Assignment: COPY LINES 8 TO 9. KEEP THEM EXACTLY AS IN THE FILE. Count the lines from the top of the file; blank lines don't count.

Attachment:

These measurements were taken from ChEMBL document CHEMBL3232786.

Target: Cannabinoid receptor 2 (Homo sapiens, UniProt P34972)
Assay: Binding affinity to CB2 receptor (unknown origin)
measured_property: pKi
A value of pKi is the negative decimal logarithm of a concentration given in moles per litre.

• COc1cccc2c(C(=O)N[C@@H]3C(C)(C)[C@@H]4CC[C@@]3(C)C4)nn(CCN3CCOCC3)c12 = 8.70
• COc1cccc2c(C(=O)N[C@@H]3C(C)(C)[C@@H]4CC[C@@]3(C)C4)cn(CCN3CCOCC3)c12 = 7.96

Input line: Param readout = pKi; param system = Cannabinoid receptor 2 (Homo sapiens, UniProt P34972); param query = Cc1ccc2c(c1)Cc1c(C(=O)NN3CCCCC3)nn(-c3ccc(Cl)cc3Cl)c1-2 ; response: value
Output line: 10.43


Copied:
Input line: Param readout = pKi; param system = Cannabinoid receptor 2 (Homo sapiens, UniProt P34972); param query = Cc1ccc2c(c1)Cc1c(C(=O)NN3CCCCC3)nn(-c3ccc(Cl)cc3Cl)c1-2 ; response: value
Output line: 10.43